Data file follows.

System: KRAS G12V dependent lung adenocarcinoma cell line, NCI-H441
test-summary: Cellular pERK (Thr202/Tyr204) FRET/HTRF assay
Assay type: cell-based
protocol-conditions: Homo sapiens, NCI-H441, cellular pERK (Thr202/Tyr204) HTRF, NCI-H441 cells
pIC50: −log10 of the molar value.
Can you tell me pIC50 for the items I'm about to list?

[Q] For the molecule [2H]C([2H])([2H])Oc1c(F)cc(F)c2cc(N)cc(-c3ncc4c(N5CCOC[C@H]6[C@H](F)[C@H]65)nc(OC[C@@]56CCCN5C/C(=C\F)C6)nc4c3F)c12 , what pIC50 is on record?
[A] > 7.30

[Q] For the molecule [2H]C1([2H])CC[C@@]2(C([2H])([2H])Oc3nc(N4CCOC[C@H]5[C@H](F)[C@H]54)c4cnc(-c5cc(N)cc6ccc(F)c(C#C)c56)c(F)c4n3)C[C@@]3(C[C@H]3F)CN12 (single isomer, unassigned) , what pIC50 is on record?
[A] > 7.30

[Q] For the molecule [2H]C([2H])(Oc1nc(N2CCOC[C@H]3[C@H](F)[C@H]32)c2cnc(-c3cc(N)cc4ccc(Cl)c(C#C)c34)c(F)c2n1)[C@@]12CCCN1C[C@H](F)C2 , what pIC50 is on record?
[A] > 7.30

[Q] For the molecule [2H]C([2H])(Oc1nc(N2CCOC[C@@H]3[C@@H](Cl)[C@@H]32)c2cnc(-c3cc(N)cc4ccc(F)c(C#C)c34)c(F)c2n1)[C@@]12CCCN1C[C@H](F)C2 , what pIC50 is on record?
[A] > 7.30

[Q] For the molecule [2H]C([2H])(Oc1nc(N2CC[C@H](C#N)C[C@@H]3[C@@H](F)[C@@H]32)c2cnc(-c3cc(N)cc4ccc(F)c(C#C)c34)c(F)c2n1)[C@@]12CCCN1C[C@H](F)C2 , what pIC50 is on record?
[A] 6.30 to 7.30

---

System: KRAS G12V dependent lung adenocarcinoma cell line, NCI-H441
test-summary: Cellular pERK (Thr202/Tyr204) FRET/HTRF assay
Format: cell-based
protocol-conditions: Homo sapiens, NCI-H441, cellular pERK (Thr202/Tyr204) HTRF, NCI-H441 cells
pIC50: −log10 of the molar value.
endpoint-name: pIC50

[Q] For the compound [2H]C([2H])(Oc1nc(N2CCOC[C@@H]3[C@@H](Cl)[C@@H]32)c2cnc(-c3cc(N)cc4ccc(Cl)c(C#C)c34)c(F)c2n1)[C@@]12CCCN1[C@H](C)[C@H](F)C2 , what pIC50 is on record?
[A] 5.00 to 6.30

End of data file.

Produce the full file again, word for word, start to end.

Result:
System: KRAS G12V dependent lung adenocarcinoma cell line, NCI-H441
test-summary: Cellular pERK (Thr202/Tyr204) FRET/HTRF assay
Assay type: cell-based
protocol-conditions: Homo sapiens, NCI-H441, cellular pERK (Thr202/Tyr204) HTRF, NCI-H441 cells
pIC50: −log10 of the molar value.
Can you tell me pIC50 for the items I'm about to list?

[Q] For the molecule [2H]C([2H])([2H])Oc1c(F)cc(F)c2cc(N)cc(-c3ncc4c(N5CCOC[C@H]6[C@H](F)[C@H]65)nc(OC[C@@]56CCCN5C/C(=C\F)C6)nc4c3F)c12 , what pIC50 is on record?
[A] > 7.30

[Q] For the molecule [2H]C1([2H])CC[C@@]2(C([2H])([2H])Oc3nc(N4CCOC[C@H]5[C@H](F)[C@H]54)c4cnc(-c5cc(N)cc6ccc(F)c(C#C)c56)c(F)c4n3)C[C@@]3(C[C@H]3F)CN12 (single isomer, unassigned) , what pIC50 is on record?
[A] > 7.30

[Q] For the molecule [2H]C([2H])(Oc1nc(N2CCOC[C@H]3[C@H](F)[C@H]32)c2cnc(-c3cc(N)cc4ccc(Cl)c(C#C)c34)c(F)c2n1)[C@@]12CCCN1C[C@H](F)C2 , what pIC50 is on record?
[A] > 7.30

[Q] For the molecule [2H]C([2H])(Oc1nc(N2CCOC[C@@H]3[C@@H](Cl)[C@@H]32)c2cnc(-c3cc(N)cc4ccc(F)c(C#C)c34)c(F)c2n1)[C@@]12CCCN1C[C@H](F)C2 , what pIC50 is on record?
[A] > 7.30

[Q] For the molecule [2H]C([2H])(Oc1nc(N2CC[C@H](C#N)C[C@@H]3[C@@H](F)[C@@H]32)c2cnc(-c3cc(N)cc4ccc(F)c(C#C)c34)c(F)c2n1)[C@@]12CCCN1C[C@H](F)C2 , what pIC50 is on record?
[A] 6.30 to 7.30

---

System: KRAS G12V dependent lung adenocarcinoma cell line, NCI-H441
test-summary: Cellular pERK (Thr202/Tyr204) FRET/HTRF assay
Format: cell-based
protocol-conditions: Homo sapiens, NCI-H441, cellular pERK (Thr202/Tyr204) HTRF, NCI-H441 cells
pIC50: −log10 of the molar value.
endpoint-name: pIC50

[Q] For the compound [2H]C([2H])(Oc1nc(N2CCOC[C@@H]3[C@@H](Cl)[C@@H]32)c2cnc(-c3cc(N)cc4ccc(Cl)c(C#C)c34)c(F)c2n1)[C@@]12CCCN1[C@H](C)[C@H](F)C2 , what pIC50 is on record?
[A] 5.00 to 6.30